Facilitation of e-government through more convenient access for all and providing more actual interactive services, rather than simply acting as a “one-way” disseminator of information and for downloading Government information, is a key component for better governance and facilitation of participation by the public.7
Every government department has a website now. The Government also launched a “one-stop portal,” called GovHK, in 2007. But these efforts have fallen short of the Web 2.0 trends, and is mostly simply a “one-way portal” indeed. Information are still organized in a taxonomy manner rather than folksonomy, incorporating user-generated content and relationships. Actually, many of the forms provided online are still for downloading, and citizens still have to print them out and fax or mail back in the traditional way.
There are actually much to be gained beyond operational efficiency by using Web 2.0 in e-government. Much remains to be harnessed in improving the quality and accessibility of public services, as well as achieving better governance through strong engagement with the community. For years, I have been advocating the establishment of an e-Citizen account for every citizen in Hong Kong, and recently the Government has taken up this idea, but how it will be implemented remains to be seen.
In addition, it is always my conviction that ICT must improve people's livelihood, in order for our industry and professionals to gain the respect of the whole community, and for the whole community to treasure the contribution and importance of the ICT industry. So, I have been adamant about using ICT in public services where it can make the most difference – in healthcare, transportation, and other areas.
For example, the Hospital Authority has received funding this year for the much-needed development of Clinical Management System III, and other funding for other projects like Public-Private Interface – Electronic Patient Record Sharing, and the development of a framework for the territory-wide Electronic Health Records. These are examples of important milestones for not just ICT excellence in Hong Kong, but also presents great welfare and benefits to citizens through better quality in public service.
Another example is intelligent transport, where I, along with the industry, has been working with Government to establish a task force working on the future framework for the provision of real-time transport information and dynamic navigation for the last several years, and we are nearing the first phase of the fruition the effort.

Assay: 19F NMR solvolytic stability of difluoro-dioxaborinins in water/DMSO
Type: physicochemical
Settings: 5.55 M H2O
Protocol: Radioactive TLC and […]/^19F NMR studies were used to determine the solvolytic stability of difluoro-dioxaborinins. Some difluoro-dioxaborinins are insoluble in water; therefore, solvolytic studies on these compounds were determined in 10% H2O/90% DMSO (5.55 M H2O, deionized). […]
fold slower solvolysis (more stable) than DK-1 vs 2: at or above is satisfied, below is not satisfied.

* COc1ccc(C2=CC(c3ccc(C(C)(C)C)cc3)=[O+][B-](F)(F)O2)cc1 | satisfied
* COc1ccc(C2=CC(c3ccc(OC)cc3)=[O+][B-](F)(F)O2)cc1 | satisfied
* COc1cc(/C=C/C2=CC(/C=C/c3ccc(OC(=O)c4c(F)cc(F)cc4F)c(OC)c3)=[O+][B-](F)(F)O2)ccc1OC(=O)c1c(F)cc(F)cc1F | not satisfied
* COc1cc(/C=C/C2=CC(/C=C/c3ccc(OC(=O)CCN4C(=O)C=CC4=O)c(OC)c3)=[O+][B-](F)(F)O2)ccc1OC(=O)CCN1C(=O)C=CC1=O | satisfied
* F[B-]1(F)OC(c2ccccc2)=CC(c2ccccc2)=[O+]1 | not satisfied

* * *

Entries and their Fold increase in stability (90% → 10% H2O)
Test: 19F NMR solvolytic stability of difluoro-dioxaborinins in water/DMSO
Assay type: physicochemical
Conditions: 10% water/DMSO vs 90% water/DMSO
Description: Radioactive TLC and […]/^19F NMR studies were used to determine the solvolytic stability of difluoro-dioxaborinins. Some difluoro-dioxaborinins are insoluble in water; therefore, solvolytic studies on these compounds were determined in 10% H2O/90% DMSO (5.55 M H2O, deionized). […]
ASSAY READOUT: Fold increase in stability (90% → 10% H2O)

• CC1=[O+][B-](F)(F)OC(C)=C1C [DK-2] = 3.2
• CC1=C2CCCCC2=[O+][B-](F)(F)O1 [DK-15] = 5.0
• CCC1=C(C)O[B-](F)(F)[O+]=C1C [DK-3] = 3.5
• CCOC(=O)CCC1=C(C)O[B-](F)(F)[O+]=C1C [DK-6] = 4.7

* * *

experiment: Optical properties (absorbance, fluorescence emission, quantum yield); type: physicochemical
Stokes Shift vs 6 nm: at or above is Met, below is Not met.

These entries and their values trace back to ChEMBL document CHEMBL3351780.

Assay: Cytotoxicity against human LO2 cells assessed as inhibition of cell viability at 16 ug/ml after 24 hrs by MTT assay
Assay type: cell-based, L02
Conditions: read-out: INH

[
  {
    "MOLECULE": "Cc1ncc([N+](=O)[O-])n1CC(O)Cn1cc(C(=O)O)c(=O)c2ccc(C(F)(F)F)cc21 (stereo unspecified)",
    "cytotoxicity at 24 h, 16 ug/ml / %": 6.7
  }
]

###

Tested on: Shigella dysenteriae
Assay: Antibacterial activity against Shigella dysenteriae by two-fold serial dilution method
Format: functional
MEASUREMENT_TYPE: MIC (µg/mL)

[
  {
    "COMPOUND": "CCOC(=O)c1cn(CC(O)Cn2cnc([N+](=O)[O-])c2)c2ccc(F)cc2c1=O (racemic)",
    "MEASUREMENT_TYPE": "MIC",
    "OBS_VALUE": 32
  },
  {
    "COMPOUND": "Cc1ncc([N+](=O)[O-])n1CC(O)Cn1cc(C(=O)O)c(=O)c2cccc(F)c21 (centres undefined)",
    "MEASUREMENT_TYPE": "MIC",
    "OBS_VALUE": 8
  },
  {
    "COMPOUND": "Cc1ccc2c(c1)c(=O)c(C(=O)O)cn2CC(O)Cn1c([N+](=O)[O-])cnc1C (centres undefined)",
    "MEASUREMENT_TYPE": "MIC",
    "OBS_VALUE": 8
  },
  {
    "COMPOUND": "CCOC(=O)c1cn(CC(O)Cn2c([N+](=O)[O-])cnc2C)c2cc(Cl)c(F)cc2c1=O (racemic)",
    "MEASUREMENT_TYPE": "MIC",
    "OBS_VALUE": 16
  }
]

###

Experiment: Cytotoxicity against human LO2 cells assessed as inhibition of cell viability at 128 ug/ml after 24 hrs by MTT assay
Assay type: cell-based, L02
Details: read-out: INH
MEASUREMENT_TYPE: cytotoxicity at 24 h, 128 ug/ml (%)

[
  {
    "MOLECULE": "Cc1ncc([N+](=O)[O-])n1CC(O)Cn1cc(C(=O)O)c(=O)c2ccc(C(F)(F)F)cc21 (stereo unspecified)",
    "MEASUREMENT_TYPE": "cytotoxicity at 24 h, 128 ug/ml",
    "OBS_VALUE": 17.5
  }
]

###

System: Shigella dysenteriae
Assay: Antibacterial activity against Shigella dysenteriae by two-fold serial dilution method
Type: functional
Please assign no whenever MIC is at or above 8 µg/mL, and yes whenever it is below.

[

Government leadership is one of the most important ways that ICT can help each and every person in Hong Kong. I will:
* Work with the Government to establish the e-Citizen account, which in my definition should allow each user to access a personalized portal with information and subscribed services for all Government departments, which may involve payment, renewals, bookings and other Government-related transactions, according to his/her preferences and settings. * Continue to push the Government to expand the scope of the Public Affairs Forum8 for all citizens to participate in, and to implement e-petition channels for citizens to make comments and complaints of all kinds in a centralized manner, similar to the U.K.'s Petition to the Prime Minister9 web service, in facilitate e-engagement for better governance. * Work with Government to facilitate its continued investment in e-public services, including healthcare IT and intelligent transport systems, and continue to explore other areas of public services where ICT can bring the most immediate benefits, for example, food safety, public safety, etc. * Propose more resources to be allocated for the experimentation and adoption of new public and private health IT initiatives, such as wireless technologies, telemedicine, etc. in order to improve the quality of care and patient safety, but with proper safeguards on privacy and information security matters.